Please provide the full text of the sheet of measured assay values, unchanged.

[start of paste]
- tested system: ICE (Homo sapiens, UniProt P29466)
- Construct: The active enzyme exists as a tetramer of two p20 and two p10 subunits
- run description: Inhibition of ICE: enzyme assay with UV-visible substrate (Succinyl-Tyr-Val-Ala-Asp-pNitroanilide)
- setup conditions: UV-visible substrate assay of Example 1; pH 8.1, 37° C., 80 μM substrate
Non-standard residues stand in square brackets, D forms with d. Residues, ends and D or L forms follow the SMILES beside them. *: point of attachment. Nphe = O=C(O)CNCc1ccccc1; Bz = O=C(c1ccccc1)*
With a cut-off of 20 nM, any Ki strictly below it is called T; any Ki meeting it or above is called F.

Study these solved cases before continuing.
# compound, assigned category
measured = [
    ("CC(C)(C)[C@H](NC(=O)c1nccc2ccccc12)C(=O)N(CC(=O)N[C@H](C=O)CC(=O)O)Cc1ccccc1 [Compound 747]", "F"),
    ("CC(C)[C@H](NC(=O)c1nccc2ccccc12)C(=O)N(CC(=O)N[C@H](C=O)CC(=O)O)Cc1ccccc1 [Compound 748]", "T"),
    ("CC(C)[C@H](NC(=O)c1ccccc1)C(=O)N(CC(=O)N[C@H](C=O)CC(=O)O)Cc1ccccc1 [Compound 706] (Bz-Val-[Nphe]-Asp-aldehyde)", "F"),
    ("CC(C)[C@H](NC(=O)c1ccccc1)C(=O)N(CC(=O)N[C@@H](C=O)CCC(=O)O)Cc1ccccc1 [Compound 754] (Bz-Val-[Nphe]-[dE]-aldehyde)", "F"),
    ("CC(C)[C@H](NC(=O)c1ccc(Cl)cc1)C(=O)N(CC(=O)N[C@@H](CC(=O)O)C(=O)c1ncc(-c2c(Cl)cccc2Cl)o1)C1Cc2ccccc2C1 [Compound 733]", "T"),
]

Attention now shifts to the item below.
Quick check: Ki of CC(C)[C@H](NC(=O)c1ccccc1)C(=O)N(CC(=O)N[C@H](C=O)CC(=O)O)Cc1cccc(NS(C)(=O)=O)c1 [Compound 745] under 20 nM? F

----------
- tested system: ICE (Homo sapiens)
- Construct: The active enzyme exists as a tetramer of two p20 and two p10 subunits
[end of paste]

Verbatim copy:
- tested system: ICE (Homo sapiens, UniProt P29466)
- Construct: The active enzyme exists as a tetramer of two p20 and two p10 subunits
- run description: Inhibition of ICE: enzyme assay with UV-visible substrate (Succinyl-Tyr-Val-Ala-Asp-pNitroanilide)
- setup conditions: UV-visible substrate assay of Example 1; pH 8.1, 37° C., 80 μM substrate
Non-standard residues stand in square brackets, D forms with d. Residues, ends and D or L forms follow the SMILES beside them. *: point of attachment. Nphe = O=C(O)CNCc1ccccc1; Bz = O=C(c1ccccc1)*
With a cut-off of 20 nM, any Ki strictly below it is called T; any Ki meeting it or above is called F.

Study these solved cases before continuing.
# compound, assigned category
measured = [
    ("CC(C)(C)[C@H](NC(=O)c1nccc2ccccc12)C(=O)N(CC(=O)N[C@H](C=O)CC(=O)O)Cc1ccccc1 [Compound 747]", "F"),
    ("CC(C)[C@H](NC(=O)c1nccc2ccccc12)C(=O)N(CC(=O)N[C@H](C=O)CC(=O)O)Cc1ccccc1 [Compound 748]", "T"),
    ("CC(C)[C@H](NC(=O)c1ccccc1)C(=O)N(CC(=O)N[C@H](C=O)CC(=O)O)Cc1ccccc1 [Compound 706] (Bz-Val-[Nphe]-Asp-aldehyde)", "F"),
    ("CC(C)[C@H](NC(=O)c1ccccc1)C(=O)N(CC(=O)N[C@@H](C=O)CCC(=O)O)Cc1ccccc1 [Compound 754] (Bz-Val-[Nphe]-[dE]-aldehyde)", "F"),
    ("CC(C)[C@H](NC(=O)c1ccc(Cl)cc1)C(=O)N(CC(=O)N[C@@H](CC(=O)O)C(=O)c1ncc(-c2c(Cl)cccc2Cl)o1)C1Cc2ccccc2C1 [Compound 733]", "T"),
]

Attention now shifts to the item below.
Quick check: Ki of CC(C)[C@H](NC(=O)c1ccccc1)C(=O)N(CC(=O)N[C@H](C=O)CC(=O)O)Cc1cccc(NS(C)(=O)=O)c1 [Compound 745] under 20 nM? F

----------
- tested system: ICE (Homo sapiens)
- Construct: The active enzyme exists as a tetramer of two p20 and two p10 subunits